Amazing things happen when we allow people with special needs to minister to others.
As I sit at my desk and write this, my younger sister Annette–a special needs adult–is parked in a nearby cubicle, helping our marketing team with a project. Well…she’s supposed to be helping. Co-workers keep popping by her “office” with cheery greetings, warm hugs, and even a soda! Most folks are sure to tell Annette they’re glad she could make it today, which is true because she’s usually too busy volunteering at church or a local senior day care to lend a hand around Group.
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Special needs adults, teens, and middle schoolers are a volunteering gold mine too–often overlooked. We pour time and effort into ministering to kids with special needs, but frequently forget that they have countless gifts to give. As special needs kids “age out” of children’s ministry, it’s important that we give them opportunities to feel like part of the body of Christ. Just like the rest of us, people with disabilities need to feel loved, valued, and important. We all need a purpose-special needs youth and adults aren’t any different.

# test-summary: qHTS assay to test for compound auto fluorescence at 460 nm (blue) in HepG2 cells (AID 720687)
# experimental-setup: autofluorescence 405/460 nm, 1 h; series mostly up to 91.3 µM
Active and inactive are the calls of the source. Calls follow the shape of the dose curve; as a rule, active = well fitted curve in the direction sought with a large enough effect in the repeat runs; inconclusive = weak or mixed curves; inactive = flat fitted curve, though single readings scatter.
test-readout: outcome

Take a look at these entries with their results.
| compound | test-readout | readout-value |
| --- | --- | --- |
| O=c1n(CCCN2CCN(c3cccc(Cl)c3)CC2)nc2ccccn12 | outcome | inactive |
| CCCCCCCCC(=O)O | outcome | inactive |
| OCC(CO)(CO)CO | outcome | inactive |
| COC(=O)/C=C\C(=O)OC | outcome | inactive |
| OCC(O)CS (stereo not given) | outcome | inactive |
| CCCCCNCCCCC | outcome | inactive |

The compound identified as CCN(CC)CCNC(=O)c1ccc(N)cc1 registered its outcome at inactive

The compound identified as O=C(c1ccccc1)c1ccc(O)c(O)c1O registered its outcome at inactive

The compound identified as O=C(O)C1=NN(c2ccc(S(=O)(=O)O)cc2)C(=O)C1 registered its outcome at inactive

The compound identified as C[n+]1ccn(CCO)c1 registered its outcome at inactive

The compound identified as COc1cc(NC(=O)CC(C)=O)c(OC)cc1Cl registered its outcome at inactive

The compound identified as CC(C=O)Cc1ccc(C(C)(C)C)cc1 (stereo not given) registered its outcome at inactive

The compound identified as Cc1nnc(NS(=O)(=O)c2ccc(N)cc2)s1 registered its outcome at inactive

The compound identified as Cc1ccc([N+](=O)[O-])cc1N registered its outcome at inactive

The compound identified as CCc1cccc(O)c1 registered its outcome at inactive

In Annette’s case, all it took was a children’s pastor who was willing to take the chance and let Annette serve in the nursery during women’s morning Bible study. She trained Annette and paired her with a capable leader. Soon, Annette was a regular, smiling presence in the toddler class, then at local preschool, and today at a senior day care.
Those service opportunities way back in middle school have shaped Annette’s view of herself today. She knows that she’s a vital part of the body of Christ. She’s giving, sharing, and receiving God’s love every week. Just one incredible outcome of letting special needs people minister.
Jody Brolsma is the executive editor for Group’s VBS.